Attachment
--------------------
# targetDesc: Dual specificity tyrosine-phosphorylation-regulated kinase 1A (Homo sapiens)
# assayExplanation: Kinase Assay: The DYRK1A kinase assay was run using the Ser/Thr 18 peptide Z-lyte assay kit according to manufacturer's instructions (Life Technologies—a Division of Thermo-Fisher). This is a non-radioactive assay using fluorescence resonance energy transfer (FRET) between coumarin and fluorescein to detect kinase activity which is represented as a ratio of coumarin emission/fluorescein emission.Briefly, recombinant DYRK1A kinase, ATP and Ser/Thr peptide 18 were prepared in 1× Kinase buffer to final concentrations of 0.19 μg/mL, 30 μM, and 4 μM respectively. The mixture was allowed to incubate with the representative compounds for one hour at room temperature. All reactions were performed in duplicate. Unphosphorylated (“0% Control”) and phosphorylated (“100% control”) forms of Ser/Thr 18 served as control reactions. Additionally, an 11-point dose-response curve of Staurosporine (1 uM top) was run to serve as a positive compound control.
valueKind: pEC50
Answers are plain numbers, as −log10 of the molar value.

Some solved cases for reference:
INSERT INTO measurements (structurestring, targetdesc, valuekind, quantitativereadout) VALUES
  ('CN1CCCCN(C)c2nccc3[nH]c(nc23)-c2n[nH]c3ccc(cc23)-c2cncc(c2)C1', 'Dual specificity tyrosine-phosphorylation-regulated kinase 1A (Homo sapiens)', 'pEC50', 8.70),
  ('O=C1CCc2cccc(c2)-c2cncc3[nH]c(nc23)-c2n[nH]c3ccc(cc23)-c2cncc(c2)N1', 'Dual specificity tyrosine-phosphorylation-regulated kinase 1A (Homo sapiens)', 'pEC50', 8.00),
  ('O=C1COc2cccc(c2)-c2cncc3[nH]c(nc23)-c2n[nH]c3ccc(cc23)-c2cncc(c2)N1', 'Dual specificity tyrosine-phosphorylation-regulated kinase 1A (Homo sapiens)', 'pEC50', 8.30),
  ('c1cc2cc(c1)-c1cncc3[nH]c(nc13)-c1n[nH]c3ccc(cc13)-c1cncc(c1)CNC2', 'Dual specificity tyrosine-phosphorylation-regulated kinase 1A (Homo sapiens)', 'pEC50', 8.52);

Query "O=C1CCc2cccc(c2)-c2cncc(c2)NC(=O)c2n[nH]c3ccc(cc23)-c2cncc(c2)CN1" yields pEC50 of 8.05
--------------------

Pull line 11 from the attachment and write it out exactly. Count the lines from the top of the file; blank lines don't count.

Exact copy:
Query "O=C1CCc2cccc(c2)-c2cncc(c2)NC(=O)c2n[nH]c3ccc(cc23)-c2cncc(c2)CN1" yields pEC50 of 8.05